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When you buy a house, you may also be required to pay for mortgage insurance. This insurance provides added protection for lenders should you fall behind on your payments, and it may make it easier to qualify for a loan.
With conventional loans, you’ll need what’s called private mortgage insurance (PMI). With a Federal Housing Administration loan, on the other hand, it’s called an FHA Mortgage Insurance Premium (MIP).
In this Guide:
- What is FHA mortgage insurance?
- FHA MIP vs PMI
- How much does FHA mortgage insurance cost?
- FHA MIP removal
What is FHA mortgage insurance?
FHA mortgage insurance is called MIP, and it’s required on all FHA loans, a loan program for first-time homebuyers. It comes with both an upfront premium (paid at closing) and an annual cost, which you’ll pay with your mortgage payment each month for the life of the loan.
The purpose of MIP is to lessen the risk for the lender. If you fall behind on your loan payments, your mortgage insurance policy will step in cover some or all of the lender’s losses.
>> Read more: Best FHA Lenders: Get Help Buying Your First Home
Because FHA loans require MIP, home loan lenders are able to accept riskier borrowers (e.g. with lower credit scores, smaller down payments) This is one reason FHA loans have less stringent qualification requirements than other loan options.
FHA MIP vs. PMI
The main difference between MIP (on FHA loans) and PMI (on conventional loans) is that one is always required, and one is not. Though MIP costs vary, they’re always required if you take out an FHA mortgage.
On conventional loans, though, mortgage insurance is only sometimes required, typically based on the size of your down payment. Even then, it can be canceled once the borrower reaches an 80% loan-to-value ratio. Lenders are actually required by law to remove PMI once the LTV hits 78%.
MIP also comes with upfront and annual premiums, whereas PMI only has an annual premium (in both cases, paid monthly across the entire year). Let’s take a look at how the costs break down for the same home purchase with either PMI or MIP.
In this scenario, let’s assume the borrower purchased a $250,000 home, made a 10% down payment, and took out a 30-year loan. The FHA loan rate here is 4%.
|FHA MIP||Conventional PMI|
|Total loan amount||$225,000||$225,000|
|Upfront mortgage insurance costs||$3,937.50||$0|
|Annual mortgage insurance premiums||$1,800||$2,812.50|
|Total insurance costs||$23,737.50||$16,875|
(PMI rates vary greatly. We assumed a 1.25% rate in this scenario.)
How much does FHA mortgage insurance cost?
FHA mortgage insurance comes with both upfront and annual costs. Upfront, you’ll pay 1.75% of your total loan balance. Annually, you’ll pay a percentage based on your down payment.
Here’s what those charges look like on a 30-year loan:
|Original loan amount||Down payment||Annual MIP premium|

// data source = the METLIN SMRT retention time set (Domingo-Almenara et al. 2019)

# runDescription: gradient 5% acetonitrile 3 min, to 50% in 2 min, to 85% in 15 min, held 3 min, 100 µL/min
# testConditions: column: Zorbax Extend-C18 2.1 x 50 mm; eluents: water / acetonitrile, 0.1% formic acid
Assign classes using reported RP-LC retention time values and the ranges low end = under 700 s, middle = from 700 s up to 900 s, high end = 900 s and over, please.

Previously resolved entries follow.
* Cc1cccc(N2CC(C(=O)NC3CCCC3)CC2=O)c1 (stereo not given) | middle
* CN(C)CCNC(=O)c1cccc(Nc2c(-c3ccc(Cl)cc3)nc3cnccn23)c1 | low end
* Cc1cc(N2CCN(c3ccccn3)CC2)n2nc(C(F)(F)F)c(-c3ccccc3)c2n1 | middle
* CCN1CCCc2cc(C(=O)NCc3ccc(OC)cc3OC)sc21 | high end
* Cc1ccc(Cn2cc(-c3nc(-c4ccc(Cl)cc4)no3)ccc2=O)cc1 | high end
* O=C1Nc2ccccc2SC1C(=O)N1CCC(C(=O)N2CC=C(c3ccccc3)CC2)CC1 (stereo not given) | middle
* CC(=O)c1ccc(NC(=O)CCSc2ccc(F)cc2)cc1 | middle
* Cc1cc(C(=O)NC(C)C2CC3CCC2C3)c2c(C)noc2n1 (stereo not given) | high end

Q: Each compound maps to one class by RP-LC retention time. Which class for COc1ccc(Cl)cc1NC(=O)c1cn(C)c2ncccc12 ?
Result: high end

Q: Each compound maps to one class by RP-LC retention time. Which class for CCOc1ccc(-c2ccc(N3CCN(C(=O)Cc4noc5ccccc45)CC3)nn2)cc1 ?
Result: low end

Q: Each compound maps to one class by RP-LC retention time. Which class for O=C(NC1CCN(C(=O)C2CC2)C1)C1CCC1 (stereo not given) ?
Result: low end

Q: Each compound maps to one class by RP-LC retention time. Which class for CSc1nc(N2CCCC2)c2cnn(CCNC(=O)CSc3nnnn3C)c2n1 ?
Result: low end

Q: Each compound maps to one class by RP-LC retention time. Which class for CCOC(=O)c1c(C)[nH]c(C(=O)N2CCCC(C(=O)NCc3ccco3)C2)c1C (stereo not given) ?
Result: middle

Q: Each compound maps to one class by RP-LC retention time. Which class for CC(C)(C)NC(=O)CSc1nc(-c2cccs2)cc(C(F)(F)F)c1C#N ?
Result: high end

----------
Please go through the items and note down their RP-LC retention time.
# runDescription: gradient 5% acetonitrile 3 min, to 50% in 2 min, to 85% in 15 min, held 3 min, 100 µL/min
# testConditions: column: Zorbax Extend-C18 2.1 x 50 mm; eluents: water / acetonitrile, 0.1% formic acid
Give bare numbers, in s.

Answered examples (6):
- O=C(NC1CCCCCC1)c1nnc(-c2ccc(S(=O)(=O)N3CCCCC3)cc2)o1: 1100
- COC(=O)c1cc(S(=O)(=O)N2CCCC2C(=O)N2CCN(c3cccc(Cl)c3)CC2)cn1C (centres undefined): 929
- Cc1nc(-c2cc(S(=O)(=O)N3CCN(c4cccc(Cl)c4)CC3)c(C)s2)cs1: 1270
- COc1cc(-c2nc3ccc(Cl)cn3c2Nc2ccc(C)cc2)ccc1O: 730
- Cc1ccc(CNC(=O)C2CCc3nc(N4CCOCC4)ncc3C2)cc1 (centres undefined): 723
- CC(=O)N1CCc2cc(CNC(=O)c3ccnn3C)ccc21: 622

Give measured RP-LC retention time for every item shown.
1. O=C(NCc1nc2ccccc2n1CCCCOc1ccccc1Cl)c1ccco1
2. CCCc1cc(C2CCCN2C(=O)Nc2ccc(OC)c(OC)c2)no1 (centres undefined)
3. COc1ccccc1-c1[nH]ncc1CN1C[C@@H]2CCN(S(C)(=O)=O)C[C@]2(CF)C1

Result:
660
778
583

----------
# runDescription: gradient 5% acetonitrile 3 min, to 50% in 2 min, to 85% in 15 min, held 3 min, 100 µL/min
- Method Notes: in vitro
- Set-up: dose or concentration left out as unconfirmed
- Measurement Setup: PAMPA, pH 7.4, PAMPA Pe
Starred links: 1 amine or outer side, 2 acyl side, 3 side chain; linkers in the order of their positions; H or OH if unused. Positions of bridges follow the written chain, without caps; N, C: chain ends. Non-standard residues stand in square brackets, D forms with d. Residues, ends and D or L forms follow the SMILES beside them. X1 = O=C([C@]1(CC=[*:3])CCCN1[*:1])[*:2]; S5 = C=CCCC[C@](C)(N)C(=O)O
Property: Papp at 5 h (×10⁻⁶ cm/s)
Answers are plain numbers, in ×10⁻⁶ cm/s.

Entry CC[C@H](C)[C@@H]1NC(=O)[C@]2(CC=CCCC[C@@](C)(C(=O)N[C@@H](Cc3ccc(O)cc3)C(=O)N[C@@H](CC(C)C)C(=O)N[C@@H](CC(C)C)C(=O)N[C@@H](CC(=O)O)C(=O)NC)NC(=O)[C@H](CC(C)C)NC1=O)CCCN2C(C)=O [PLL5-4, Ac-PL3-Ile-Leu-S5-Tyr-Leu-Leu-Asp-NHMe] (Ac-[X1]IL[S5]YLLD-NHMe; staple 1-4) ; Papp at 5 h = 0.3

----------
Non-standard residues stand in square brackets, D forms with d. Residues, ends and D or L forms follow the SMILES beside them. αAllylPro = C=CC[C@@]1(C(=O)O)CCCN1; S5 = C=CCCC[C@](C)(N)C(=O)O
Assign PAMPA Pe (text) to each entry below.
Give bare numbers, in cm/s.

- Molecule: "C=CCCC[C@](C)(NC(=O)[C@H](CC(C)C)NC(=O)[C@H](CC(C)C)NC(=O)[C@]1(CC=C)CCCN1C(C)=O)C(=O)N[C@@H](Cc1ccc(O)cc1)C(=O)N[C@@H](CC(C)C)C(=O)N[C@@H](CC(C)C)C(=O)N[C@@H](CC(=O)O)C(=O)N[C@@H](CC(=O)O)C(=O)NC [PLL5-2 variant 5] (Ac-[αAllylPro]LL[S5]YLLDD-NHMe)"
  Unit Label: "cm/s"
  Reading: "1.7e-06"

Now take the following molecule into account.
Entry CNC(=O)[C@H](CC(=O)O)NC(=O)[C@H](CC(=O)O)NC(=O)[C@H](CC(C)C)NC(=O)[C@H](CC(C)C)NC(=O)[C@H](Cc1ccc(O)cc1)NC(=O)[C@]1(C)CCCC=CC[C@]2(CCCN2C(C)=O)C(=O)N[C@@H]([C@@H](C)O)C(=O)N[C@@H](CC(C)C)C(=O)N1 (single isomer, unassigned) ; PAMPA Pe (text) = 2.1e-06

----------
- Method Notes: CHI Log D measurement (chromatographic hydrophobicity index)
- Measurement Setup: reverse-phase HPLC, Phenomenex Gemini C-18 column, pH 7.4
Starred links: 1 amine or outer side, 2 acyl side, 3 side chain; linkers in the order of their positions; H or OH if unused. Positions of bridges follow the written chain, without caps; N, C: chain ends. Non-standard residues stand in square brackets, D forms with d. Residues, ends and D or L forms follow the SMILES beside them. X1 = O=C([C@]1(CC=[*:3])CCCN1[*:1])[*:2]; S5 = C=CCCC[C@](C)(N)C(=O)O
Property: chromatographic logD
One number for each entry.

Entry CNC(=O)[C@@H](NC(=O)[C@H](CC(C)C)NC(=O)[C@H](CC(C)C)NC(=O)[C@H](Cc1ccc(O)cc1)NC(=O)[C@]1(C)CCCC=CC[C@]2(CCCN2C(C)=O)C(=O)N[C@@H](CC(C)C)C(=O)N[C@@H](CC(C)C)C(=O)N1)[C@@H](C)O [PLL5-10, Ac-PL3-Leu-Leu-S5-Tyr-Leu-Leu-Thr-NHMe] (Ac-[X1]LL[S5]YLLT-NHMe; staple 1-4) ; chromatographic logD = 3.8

|$625,500 or less||5% or more||0.80%|
|Less than 5%||0.85%|
|More than $625,500||5% or more||1%|
|Less than 5%||1.05%|
If your mortgage has a 15-year term or shorter, your charges look like this:
|Original loan amount||Down payment||Annual MIP premium|
|$625,500 or less||10% or more||0.45%|
|Less than 10%||0.70%|
|More than $625,500||22% or more||0.45%|
|10 to 21%||0.70%|
|Less than 10%||0.95%|
FHA MIP removal
Prior to 2013, borrowers weren’t required to pay for MIP after hitting an LTV of 78%. That changed, though, and now there are only a few circumstances in which you can remove MIP from an FHA loan.
First, you have to have no more than a 90% loan-to-value ratio at the time of closing, meaning you’ll need to make a 10% down payment. Though you’ll still pay MIP, it will only be for the first 11 years of the loan. FHA borrowers who don’t make a 10% down payment aren’t able to cancel MIP at all.
Fortunately, there is another option. If you’re not eligible to cancel your MIP, you can refinance into a conventional mortgage loan instead. Learn more about this process below.
How to refinance an FHA loan
With a traditional mortgage refinance—not an FHA streamline refinance—you can replace your FHA loan with a conventional mortgage, removing MIP in the process. Keep in mind, though—conventional loans often require mortgage insurance if you make a down payment of less than 20%.
Because of this, you’ll generally want to wait until you have at least 20% equity in your home before you start researching mortgage refinance companies. This will ensure you have the funds necessary to make the full down payment and avoid PMI.
You should also know that conventional loans have stricter qualifying standards than FHA loans. Most of the best mortgage lenders require a credit score of at least 620, though it varies from lender to lender. Make sure your credit score is in a good place if refinancing is on your mind.
Saving on MIP isn’t the only way you’ll benefit from a refi. Refinancing may also lower your interest rate, lower your monthly payment, and help you pay off your home sooner. You can also use a refinance to tap your home equity and fund renovations, tuition, medical bills, and other expenses.
>> Read more: Mortgage Refinance Calculator: How Much Could You Save?
Want to avoid FHA mortgage insurance? There are ways
The bottom line is that MIP doesn’t have to last forever. If you’re able to make at least a 10% down payment, you may be eligible to remove your MIP down the line. If not, refinancing into a conventional loan in the future could be an option if your credit score is strong.
Need to improve your score first? Pay down your debts, check your credit report for errors, and lower the amount of credit you’re utilizing, and your score should bounce back as a result.
Author: Aly Yale